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Dancing With the Patriarchy: The Politics of Sexual Abuse (From The Sexually Abused Male: Prevalence, Impact, and Treatment, V 1, P 3-45, 1990, Mic Hunter, ed. -- See NCJ-128859)

NCJ Number
128860
Author(s)
J Struve
Date Published
1990
Length
43 pages
Annotation
The sexual abuse of children cannot be adequately addressed without acknowledging the fundamental political and social dimensions of patriarchy which conditions family interactions and the larger societal view of the family within the United States.
Abstract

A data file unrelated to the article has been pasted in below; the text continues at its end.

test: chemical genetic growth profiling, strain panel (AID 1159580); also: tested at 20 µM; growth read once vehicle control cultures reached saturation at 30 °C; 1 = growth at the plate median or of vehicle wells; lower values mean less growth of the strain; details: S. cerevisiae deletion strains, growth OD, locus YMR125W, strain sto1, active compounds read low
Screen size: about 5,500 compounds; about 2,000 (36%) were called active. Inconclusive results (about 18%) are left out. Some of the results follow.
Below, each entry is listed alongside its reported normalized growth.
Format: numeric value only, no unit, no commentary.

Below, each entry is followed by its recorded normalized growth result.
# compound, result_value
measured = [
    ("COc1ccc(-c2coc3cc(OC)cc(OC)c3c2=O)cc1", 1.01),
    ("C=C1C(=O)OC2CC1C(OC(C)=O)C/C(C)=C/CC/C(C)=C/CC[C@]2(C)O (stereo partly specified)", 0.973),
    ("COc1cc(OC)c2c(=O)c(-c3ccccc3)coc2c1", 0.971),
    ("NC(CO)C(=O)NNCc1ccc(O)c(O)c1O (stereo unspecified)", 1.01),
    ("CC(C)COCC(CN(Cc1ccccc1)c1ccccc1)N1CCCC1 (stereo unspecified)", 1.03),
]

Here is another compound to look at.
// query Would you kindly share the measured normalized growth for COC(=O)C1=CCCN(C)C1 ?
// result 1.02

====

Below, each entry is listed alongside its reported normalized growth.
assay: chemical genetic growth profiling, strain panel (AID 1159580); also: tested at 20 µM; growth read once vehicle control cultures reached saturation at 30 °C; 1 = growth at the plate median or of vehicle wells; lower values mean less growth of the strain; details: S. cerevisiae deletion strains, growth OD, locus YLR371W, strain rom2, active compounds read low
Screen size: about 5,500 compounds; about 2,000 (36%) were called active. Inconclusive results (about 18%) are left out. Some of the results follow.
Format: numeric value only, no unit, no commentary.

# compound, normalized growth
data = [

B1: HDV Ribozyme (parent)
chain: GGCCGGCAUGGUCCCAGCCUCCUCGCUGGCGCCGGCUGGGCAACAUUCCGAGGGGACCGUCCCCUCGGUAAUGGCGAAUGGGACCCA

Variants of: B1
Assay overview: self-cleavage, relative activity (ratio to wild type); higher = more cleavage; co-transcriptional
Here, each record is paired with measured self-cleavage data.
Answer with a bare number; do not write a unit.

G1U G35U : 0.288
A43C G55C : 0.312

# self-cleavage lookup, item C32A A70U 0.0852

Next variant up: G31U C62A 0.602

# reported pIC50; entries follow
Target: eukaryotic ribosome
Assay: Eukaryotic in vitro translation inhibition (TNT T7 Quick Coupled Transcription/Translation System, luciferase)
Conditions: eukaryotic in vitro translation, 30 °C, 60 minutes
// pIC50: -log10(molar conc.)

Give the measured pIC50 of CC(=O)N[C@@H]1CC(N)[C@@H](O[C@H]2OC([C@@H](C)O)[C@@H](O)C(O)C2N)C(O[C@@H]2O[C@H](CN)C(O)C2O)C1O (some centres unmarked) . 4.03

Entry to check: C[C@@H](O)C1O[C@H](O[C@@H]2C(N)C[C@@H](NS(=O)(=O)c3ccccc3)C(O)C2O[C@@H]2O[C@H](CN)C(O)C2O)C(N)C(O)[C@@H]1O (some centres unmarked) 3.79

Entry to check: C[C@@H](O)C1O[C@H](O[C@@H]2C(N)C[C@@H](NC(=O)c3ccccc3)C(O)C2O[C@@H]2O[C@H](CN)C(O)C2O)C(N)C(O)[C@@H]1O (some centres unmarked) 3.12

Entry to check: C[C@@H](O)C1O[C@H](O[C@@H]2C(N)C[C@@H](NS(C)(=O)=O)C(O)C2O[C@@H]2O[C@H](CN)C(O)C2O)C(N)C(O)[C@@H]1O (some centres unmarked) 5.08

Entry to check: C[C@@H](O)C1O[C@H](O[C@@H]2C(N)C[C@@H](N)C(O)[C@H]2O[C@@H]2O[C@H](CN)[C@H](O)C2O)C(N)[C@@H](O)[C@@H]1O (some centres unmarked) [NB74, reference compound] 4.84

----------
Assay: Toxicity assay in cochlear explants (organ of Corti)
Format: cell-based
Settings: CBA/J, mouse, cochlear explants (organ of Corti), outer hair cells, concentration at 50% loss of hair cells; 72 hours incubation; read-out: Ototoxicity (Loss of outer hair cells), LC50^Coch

Patriarchy, in its wider definition, is the manifestation and institutionalization of male dominance over women and children in the family and the extension of this dominance into the larger society. The basic norms that create a context for child sexual abuse are the view that parents own their children (chattel property), learned helplessness in relation to those defined as more dominant, sexual entitlement as a privilege for the dominant person in a relationship, and a shroud of secrecy over all aspects of sexuality. All of these factors are present in a patriarchal society. The social norm that prescribes males as dominant not only creates a climate for the victimization of females; it also encourages male victims of sexual abuse to internalize their sexual victimization in ways that are dysfunctional. Many men who were victimized as children learn to overcompensate for the vulnerability and shame they feel by adopting hypermasculine roles. This chapter includes a discussion of how to address issues in the interrelationship of patriarchy and sexual abuse. 56 references